I picked up the habit only after that fateful phone call.

It came on a Monday night. I’d just arrived back at my basement apartment after teaching a class. Dropping my book bag, I lifted the receiver and heard my friend yell from his house upstairs, “The president’s plane is crashing!”

“What?!” I felt my heart start to pound.

“The president’s plane is crashing! You’d better come up and watch it on TV with us.” At that point, my friend couldn’t keep up the charade anymore. The smile I’d sensed behind his words burst into full-throated laughter. “It’s ‘24,’ man!” he said. “Jack Bauer’s on. Come watch with us!”

And I did. That night I watched my first episode of “24,” the long-running TV drama about a U.S. government counter-terrorist unit whose hero, Jack Bauer, always managed to save the country from inevitable doom in just the nick of time. I “ooh’d” and “ahh’d” with my friend, his wife and kids, and the other neighbors they’d invited over. Afterwards, we sat cross-legged on the floor and ate ice cream, talking way past our bedtime.

Eventually I decided show’s politics were too right-wing for me, too Cheney-friendly, but by that point, it hardly mattered. Monday nights had become an established time with friends, and that was the important thing. It made no difference what we watched -- we tried “LOST,” “The Biggest Loser,” “The Amazing Race” after we gave up on Jack Bauer’s escapades -- because certain things stayed the same. In between episodes, we shared desserts we’d made. We caught up on stories from the weekend. We shared prayer requests. I even managed to sneak in a few theological debates with my landlord -- he was my pastor too.

In short, my friends and I practiced hospitality. In the lingo of the first-century Christians, we broke bread together (Acts 2:46); we shared holy intimacy (1 Corinthians 16:20).

Over the last couple of years, I’ve had the privilege of taking part in some important conversations with pastors, counselors and other concerned Christian leaders about how churches can do a better job of forming communities that welcome and nourish single people.

Everyone has had good suggestions. We need to recognize the honored place the Bible gives to the single life, or recover ancient wisdom about celibacy, or provide a home for the divorced and widowed, people have suggested. All good things, to be sure.

Yet I find myself thinking back to these simple Monday nights at my friends’ house. As a single person, I felt safe there. I felt nurtured and cared for. Why was that?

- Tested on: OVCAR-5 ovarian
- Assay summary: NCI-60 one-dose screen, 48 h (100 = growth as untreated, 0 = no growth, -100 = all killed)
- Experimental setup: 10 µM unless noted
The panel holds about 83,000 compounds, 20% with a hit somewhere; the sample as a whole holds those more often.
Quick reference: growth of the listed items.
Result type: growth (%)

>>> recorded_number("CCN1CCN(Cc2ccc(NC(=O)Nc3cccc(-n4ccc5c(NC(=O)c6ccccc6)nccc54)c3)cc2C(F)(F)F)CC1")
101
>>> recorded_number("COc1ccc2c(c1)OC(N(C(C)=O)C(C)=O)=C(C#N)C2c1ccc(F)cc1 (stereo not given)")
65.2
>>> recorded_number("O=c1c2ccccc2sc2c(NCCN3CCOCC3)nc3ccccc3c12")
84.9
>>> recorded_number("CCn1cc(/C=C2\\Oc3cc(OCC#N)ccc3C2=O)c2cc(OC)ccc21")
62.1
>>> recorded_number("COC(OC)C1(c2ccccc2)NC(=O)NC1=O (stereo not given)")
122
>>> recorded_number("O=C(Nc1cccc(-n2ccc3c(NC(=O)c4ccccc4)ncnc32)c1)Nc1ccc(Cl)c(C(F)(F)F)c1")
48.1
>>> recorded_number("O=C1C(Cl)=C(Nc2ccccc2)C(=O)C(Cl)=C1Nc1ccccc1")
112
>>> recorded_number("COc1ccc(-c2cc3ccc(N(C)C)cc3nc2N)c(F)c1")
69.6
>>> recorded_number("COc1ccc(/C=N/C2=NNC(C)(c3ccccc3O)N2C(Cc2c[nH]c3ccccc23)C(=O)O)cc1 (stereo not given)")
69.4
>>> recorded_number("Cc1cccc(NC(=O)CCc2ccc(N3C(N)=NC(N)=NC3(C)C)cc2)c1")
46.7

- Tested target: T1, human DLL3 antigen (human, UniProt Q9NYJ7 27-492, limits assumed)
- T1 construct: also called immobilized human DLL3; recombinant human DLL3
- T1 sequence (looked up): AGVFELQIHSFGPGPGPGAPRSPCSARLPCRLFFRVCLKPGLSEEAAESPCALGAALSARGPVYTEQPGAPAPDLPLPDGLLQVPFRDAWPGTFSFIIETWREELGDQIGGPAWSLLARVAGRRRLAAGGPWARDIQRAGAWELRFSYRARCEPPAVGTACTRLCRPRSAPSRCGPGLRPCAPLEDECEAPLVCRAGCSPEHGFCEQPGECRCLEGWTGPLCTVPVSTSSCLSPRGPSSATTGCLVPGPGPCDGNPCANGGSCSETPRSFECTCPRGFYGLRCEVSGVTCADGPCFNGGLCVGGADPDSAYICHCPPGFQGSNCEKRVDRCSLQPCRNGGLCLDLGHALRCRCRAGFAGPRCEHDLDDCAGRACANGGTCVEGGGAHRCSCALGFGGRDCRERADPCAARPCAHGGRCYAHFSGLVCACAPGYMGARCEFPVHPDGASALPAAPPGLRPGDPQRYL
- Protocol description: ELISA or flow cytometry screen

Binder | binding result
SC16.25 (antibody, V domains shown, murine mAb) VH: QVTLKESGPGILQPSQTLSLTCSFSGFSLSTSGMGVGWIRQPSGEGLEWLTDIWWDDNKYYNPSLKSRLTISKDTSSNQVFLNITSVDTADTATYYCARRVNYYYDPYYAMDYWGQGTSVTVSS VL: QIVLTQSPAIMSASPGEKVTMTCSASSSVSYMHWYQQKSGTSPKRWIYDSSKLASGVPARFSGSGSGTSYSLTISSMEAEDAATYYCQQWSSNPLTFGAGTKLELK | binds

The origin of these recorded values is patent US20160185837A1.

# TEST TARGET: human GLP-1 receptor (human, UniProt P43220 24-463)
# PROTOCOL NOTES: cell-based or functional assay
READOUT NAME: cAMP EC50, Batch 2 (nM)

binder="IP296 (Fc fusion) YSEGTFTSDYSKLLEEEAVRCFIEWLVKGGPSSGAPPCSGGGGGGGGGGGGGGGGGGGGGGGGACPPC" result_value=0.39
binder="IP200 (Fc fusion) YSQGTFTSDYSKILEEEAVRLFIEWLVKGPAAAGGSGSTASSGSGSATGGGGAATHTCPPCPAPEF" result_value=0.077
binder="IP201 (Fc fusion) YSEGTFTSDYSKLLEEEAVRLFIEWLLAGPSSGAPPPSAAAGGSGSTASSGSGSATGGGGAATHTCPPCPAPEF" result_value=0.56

I can think of at least two reasons.

First, it was a kind of “institution.” We had a regular meeting place and a regular day and time (an hour or so before “24” was scheduled to start). Those established patterns freed me from having to invite myself over and risk imposing on my friends’ calendar. I knew I was welcome because we’d made a plan.

Second, it was a motley crew, an eclectic mix of people. My friend’s wife, especially, excelled at inviting guests from outside her natural social milieu. Though her children were teenagers, she didn’t just invite parents from a similar age group. She included me, then in my mid-20s. She invited other single folks, a younger couple whose kids weren’t even toddlers yet, a woman whose marriage was on the rocks. Generations apart, we all stayed long after the credits had rolled to talk with one another, to get to know one another better.

It didn’t take much effort, I found, for these Monday nights to spill over into Tuesdays and then Fridays and Saturdays. Before I realized what was happening, “community” was being created. As a single person, I was finding my place in a family, in a neighborhood, in the local church down the street that most of us shared in common.

“You see, you don’t need a big program,” Francis Schaeffer once said to some Christians asking him how they could learn to practice hospitality. “You don’t have to convince your session or board. All you have to do is open your home and begin. And there is no place in God’s world where there are no people who will come and share a home as long as it is a real home.”

We singles need that kind of open door. If it’s open, we’ll bring the dessert.